Detective Theresa Nietzel is assigned to the Narcotics & Intelligence Division within the Human Trafficking Unit for the Erie County Sheriff’s Office and also serves as the Program Director for the Western District of New York’s Human Trafficking Task Force & Alliance. Theresa has been working in law enforcement for 16 years, serving as a lead investigator of Human Trafficking investigations. Theresa Nietzel began her police officer career with the Town of Newburgh Police Department before becoming a Deputy Sheriff with the Erie County Sheriff’s Office in 2010.
In 2019, Theresa was awarded the HSI Executive Director Award for Outstanding Efforts to Combat Human Trafficking as a Task Force Officer. In 2017, Theresa was awarded the Women in Federal Law Enforcement Partnership Award for her Outstanding Contribution as a State or Local Officer while serving as a Task Force Officer with Homeland Security Investigations on human trafficking investigations. After earning her Master’s Degree in Public Administration, she joined Medaille College as an adjunct professor. Theresa has also served in the United States Army Reserves as a Military Police Officer for 13 years.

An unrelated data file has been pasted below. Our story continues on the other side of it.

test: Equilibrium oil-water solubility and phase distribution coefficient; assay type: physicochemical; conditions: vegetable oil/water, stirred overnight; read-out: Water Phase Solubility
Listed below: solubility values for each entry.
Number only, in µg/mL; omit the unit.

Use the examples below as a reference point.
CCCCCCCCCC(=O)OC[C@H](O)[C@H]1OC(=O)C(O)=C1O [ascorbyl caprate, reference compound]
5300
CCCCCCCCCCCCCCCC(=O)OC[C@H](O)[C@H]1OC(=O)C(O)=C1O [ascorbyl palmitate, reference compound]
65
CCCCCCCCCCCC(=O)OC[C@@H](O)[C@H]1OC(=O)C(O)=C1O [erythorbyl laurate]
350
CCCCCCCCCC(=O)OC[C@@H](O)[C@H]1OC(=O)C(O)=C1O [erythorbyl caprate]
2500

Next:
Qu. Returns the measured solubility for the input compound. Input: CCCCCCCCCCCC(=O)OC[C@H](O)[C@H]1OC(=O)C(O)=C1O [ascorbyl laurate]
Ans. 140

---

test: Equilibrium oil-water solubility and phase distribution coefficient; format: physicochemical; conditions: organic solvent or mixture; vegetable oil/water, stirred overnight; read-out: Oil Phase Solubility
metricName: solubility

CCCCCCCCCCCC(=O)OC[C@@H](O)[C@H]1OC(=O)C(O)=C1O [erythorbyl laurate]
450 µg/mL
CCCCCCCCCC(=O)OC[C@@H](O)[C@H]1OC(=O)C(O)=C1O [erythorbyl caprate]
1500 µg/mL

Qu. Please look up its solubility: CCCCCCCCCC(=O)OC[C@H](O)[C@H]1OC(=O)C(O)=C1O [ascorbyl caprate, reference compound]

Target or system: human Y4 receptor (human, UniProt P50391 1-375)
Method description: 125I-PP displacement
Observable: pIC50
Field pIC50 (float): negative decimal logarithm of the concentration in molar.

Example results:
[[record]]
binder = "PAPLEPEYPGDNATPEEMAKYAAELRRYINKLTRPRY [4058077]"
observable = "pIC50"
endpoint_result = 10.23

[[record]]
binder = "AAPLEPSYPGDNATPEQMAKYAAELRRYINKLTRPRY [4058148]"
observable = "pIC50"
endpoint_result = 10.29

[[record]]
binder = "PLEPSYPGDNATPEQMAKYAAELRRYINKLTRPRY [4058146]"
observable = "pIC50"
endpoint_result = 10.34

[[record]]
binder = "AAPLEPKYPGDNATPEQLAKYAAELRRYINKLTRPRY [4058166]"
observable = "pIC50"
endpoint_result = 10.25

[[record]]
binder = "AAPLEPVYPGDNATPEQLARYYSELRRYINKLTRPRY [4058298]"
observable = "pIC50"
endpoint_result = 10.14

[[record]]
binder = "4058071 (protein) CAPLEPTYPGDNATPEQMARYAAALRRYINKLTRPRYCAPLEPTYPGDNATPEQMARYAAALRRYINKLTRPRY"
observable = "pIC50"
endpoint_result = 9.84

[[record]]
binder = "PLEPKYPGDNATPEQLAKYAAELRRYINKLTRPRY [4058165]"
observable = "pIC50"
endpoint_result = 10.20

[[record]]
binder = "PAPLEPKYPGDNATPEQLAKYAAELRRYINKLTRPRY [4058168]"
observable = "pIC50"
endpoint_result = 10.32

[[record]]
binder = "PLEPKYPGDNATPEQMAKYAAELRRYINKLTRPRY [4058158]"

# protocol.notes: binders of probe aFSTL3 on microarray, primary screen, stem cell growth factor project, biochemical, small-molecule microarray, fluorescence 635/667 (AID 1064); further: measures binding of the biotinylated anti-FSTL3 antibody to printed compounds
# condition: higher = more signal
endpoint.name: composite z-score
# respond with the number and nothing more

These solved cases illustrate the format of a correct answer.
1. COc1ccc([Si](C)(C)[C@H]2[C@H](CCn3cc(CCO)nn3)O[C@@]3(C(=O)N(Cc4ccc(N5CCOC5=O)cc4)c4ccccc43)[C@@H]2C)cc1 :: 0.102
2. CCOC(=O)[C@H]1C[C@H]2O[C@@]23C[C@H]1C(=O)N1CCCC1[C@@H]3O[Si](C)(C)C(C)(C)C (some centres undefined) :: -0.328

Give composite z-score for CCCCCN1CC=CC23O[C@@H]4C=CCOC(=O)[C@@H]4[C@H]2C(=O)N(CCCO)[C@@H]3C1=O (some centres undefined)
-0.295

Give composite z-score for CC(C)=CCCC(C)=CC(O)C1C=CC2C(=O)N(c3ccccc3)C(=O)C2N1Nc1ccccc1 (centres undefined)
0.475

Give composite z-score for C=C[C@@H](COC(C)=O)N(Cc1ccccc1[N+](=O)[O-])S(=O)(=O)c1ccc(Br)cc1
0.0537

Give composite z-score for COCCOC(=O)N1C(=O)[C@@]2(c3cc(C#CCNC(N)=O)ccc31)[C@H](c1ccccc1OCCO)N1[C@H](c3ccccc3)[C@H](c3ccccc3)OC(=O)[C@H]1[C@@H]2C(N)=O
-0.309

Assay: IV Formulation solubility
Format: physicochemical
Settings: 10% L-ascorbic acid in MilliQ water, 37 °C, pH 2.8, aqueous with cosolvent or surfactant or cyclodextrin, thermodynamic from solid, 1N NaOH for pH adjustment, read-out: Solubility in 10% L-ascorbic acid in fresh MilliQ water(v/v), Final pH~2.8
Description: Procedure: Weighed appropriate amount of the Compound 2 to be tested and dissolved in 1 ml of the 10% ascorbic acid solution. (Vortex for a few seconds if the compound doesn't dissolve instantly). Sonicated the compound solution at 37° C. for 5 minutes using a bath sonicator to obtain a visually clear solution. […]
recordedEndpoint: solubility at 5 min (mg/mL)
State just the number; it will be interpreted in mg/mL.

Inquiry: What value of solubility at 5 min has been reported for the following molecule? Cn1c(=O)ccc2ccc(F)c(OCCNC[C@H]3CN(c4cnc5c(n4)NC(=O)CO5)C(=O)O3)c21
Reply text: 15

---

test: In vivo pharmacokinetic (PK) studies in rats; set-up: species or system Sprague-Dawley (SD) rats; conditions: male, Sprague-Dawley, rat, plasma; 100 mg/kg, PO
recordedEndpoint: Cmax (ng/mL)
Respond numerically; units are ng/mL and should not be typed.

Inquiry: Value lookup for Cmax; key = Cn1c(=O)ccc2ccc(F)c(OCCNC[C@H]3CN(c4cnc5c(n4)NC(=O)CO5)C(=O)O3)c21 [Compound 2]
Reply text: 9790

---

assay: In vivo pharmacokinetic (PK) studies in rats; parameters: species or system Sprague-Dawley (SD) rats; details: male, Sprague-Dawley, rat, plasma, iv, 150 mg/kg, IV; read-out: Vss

Sergeant, Ventura County (CA) Sheriff’s Office, Ventura County Human Trafficking Task Force
Sergeant Nick Odenath has been with the Ventura County Sheriff’s Office for the past 19 years, including six years as a detective investigating human trafficking. Nick has also served in several other capacities with the Ventura County Sheriff’s Office, including custody and patrol services, court services, narcotics investigations, asset forfeiture, financial investigations, and 6 years as a SWAT operator. Nick has become recognized for his lead on two large-scale human trafficking investigations that resulted in successful human trafficking prosecutions and used organized criminal investigative techniques that were victim-centric and specifically focused on mitigating a victim’s need to testify against their traffickers. He has performed case debriefs and trainings on the topic of human trafficking throughout the United States. Nick has also spoken on several panels addressing victim services and investigative techniques related to human trafficking cases.